Are we beginning to commend ourselves again? Or do we need, as some, letters of commendation to you or from you? You are our letter, written in our hearts, known and read by all men; being manifested that you are a letter of Christ, cared for by us, written not with ink but with the Spirit of the living God, not on tablets of stone but on tablets of human hearts. Such confidence we have through Christ toward God. Not that we are adequate in ourselves to consider anything as coming from ourselves, but our adequacy is from God, who also made us adequate as servants of a new covenant, not of the letter but of the Spirit; for the letter kills, but the Spirit gives life.
What struck me was the beautiful metaphor in this passage—“You are our letter, written in our hearts, known and read by all men.” A letter of commendation was a form of communication written by one individual to another “vouching for” a third person who was unknown to the letter’s recipient. (Yo hear them mentioned often in an Austen novel as “a letter of introduction.”) Essentially, it was a document in which one friend told another, “I know you don’t know this person, but I do. He’s okay; you can trust him.”
Paul is telling the believers at Corinth, “You are proof of my authority. You are a changed people because of the God who I serve. The fact that your hearts were renewed by the Holy Spirit is the only evidence you need to know what I say is right and from God.”
He then goes on and creates an extended metaphor from this original comparison:
- “You are our letter, written in our hearts, known and read by all men”–You are my letter, and all men can look at (“read”) you. They know you have been changed because of the power of the Holy Spirit.
- “being manifested that you are a letter of Christ, cared for by us”–You are, in truth, a “letter written by Christ.” It is He who has wrought such a change in your lives, and I, Paul, am but a steward. I care for you, but I am not your author.
- “written not with ink but with the Spirit of the living God”–The change in you was not written in permanent ink but with the Holy Spirit. It is His indelible mark on you for all time as a child of God.
- “not on tablets of stone but on tablets of human hearts.”–You are His writing surface, and He marks you as permanently and definitively as He once wrote the Ten Commandments on tablets of stone.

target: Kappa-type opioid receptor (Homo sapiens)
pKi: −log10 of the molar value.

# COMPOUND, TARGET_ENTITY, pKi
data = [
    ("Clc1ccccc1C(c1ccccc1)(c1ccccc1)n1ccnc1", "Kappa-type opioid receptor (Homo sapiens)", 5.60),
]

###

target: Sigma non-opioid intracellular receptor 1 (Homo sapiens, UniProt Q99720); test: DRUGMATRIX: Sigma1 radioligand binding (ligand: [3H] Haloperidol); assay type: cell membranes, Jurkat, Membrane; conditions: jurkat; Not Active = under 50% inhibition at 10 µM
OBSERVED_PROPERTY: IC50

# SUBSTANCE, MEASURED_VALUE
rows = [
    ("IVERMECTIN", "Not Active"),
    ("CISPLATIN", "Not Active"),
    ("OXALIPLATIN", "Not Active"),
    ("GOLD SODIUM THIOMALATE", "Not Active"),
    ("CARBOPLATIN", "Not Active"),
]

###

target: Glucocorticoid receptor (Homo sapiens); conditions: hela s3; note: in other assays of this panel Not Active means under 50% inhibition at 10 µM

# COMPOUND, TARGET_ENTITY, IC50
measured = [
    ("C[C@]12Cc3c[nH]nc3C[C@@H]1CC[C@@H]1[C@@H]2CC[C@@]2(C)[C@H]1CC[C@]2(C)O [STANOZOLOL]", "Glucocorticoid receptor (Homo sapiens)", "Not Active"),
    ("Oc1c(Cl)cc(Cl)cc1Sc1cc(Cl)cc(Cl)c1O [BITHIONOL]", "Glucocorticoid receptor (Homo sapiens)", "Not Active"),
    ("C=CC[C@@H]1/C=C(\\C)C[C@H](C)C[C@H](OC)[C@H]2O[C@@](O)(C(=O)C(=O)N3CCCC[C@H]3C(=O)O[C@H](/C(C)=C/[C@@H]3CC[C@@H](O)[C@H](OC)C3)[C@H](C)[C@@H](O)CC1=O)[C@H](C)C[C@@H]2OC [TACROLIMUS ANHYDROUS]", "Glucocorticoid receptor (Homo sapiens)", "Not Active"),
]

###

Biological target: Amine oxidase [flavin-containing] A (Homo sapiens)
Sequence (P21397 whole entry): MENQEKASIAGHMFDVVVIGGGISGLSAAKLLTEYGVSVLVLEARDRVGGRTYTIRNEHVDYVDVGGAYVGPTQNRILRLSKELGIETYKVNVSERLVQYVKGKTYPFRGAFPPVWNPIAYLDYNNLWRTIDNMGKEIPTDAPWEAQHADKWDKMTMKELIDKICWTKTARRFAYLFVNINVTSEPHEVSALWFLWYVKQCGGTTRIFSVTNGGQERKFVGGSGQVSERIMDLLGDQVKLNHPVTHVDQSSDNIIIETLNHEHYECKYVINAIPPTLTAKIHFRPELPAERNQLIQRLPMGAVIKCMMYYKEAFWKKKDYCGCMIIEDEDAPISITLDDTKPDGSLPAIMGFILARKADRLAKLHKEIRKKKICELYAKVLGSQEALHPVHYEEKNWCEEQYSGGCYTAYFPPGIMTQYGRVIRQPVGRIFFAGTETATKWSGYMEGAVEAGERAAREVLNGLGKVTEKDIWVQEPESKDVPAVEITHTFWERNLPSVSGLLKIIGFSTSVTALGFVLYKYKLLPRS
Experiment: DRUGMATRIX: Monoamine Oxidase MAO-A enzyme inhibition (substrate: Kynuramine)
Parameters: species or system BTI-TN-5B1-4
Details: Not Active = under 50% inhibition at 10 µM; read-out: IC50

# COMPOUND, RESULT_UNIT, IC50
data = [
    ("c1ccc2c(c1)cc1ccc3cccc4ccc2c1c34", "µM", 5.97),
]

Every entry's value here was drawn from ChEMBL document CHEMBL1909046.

That is simply amazing text! However, Paul follows it up with the best part of all. After explaining that his “adequacy is from God,” he explains the difference between the writing surfaces (the stone versus the human heart). When he states, “As servants of a new covenant, not of the letter but of the Spirit,” Paul is indicating we are not bound by the laws he knew so well. None of us is forever a slave to over six hundred laws that could never be perfectly followed and always required sacrifices for atonement. The covenant Jesus established at the Last Supper is the New Covenant, the one for which He was the atoning sacrifice that covered all our sins. This is why he states, “for the letter kills, but the Spirit gives life.”
Think about what this means. As Christians, we are walking, talking, breathing, living love letters of God. Each one of us is evidence, a letter of commendation others can read to learn more about Him. That is why our actions and our attitudes are so essential; we represent the Lord in all our daily dealings with the world. That is why one of the last things Jesus taught His disciples is important for us to remember; it is the essential rule we must follow in our role as His missives. In John 15:35-36, Jesus states, “A new commandment I give to you, that you love one another, even as I have loved you, that you also love one another. By this all men will know that you are My disciples, if you have love for one another” (Emphasis mine).
Friends, we are truly the love letters of God, ones who must always strive to be accurate representations of their Author.